Tackling real problems with law

Glyn Davies has some interesting reflections on last night’s IWA event in Wrexham on the ‘Future Health of the People of Wales’. And once again the issue of powers rears its head.

The argument the IWA made in the recent Putting Wales in the Driving Seat research was that the current system – with LCOs and all the rest of it – is by nature restrictive when it comes to tackling issues in a rounded, strategic way. We cited public health as an example that could benefit if the Assembly were to receive further powers that would come after a yes vote in a referendum.

A legislative approach might be beneficial to public health because of the breadth of its determinants (the Swedes cite eleven); and because of the weight of legislation, as opposed to ministerial responsibilities (which can be changed more easily). A relevant precedent for public health interventions occurred in Victorian Britain, when town planners were public health officers who ensured adequate sanitation and ‘healthy’ city design. They aimed to tackle those things that affected the whole of the population’s health but which the population could do little about themselves. As the report noted, modern examples might include the salt, fats and sugar content in food and in the design of urban developments.

It was slightly disappointing that the Western Mail’s coverage of the report did not seem to pick up on the argument about making our laws strategic and rounded. It focused more on the couple of ideas the report had mentioned for some of the possible contents of a public health law. The law would not be about telling people what to do or trying to exercise control over their lives, but to write into law the responsibilities for tackling public health determinants and to make it as easy as possible for people to lead healthy lives. People are not being able to make free choices when urban settlements are built a long walk away from public transport links – and with barely any thought to cyclists – and energy-rich foods are cheaper per unit of energy than more nutritious foods people. The unhealthier options seem to be a whole lot easier or cheaper. The latter in particular will favour those with more disposable income.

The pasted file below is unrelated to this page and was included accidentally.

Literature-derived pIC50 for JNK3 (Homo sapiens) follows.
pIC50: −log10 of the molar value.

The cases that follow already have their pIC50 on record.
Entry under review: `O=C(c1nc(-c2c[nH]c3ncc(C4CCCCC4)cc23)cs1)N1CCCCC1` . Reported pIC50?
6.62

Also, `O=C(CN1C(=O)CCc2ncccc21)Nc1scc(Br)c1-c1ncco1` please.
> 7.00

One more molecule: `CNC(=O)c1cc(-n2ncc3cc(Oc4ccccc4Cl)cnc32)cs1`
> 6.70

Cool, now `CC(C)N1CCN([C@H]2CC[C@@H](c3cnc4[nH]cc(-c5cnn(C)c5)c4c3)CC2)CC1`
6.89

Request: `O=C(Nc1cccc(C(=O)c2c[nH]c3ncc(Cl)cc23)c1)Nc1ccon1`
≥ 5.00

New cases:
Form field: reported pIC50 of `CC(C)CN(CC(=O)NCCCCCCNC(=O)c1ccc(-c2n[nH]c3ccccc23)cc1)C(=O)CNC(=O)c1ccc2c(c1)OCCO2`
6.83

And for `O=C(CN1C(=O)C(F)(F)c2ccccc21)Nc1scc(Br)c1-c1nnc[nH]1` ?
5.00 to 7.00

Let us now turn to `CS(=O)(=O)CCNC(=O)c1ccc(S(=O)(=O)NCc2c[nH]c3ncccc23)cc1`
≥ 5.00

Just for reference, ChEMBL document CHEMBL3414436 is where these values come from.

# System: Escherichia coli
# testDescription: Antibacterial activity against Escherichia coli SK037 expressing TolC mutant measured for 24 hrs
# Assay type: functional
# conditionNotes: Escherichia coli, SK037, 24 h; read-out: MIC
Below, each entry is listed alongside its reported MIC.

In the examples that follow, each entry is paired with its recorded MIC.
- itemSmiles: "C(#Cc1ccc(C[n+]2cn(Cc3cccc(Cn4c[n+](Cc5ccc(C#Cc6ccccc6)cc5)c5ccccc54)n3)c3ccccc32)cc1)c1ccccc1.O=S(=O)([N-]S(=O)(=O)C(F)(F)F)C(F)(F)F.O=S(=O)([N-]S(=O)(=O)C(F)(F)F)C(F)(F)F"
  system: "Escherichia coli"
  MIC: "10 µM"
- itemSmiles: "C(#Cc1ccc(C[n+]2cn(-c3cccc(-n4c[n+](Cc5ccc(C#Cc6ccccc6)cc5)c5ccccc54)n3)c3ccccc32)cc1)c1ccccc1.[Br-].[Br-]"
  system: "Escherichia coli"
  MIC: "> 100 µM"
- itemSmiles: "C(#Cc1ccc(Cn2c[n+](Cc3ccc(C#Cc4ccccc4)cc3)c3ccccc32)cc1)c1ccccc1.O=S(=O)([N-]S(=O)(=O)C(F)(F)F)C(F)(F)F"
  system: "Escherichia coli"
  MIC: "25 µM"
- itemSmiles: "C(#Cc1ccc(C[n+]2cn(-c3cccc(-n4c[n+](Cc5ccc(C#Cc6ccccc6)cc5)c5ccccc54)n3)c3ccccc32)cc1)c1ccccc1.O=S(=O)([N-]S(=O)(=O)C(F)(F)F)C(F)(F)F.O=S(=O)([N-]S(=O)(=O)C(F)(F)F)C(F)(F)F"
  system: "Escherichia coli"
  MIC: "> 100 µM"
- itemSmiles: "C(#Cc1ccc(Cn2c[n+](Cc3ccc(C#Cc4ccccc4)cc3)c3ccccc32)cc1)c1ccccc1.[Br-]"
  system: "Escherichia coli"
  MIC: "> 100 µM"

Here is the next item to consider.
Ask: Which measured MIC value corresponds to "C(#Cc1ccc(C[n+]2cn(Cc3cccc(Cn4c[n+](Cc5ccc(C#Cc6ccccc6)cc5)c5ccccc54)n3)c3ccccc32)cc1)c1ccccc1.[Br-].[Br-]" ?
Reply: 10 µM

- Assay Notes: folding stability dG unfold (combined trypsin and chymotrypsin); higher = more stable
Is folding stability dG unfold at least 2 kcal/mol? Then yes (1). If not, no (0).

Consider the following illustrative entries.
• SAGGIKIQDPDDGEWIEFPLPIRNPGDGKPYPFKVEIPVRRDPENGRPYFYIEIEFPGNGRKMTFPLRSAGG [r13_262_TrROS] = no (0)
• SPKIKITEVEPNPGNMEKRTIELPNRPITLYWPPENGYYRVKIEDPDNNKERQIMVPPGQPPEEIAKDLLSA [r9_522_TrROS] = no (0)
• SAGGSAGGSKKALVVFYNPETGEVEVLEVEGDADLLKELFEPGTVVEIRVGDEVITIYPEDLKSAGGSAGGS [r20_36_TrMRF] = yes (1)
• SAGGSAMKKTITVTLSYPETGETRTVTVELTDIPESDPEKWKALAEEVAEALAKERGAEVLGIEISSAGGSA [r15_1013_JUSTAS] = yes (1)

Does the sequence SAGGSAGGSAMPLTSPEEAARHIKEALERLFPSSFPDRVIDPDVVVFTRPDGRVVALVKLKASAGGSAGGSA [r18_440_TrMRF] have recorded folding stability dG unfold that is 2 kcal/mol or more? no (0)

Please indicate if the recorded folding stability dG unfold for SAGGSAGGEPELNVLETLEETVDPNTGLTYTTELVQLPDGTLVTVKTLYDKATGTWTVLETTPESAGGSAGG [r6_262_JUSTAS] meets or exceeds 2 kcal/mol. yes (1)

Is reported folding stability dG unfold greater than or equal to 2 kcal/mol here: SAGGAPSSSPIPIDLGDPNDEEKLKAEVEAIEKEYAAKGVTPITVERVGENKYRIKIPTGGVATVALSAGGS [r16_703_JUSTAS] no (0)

In any event, the point is that achieving a holistic (legislative) approach to any issue, like public health, is difficult with the current arrangement. You might well disagree with the public health example — but there are many other fields that could benefit from a more strategic, rounded legislative approach.

Nick Morris, IWA Research Officer.

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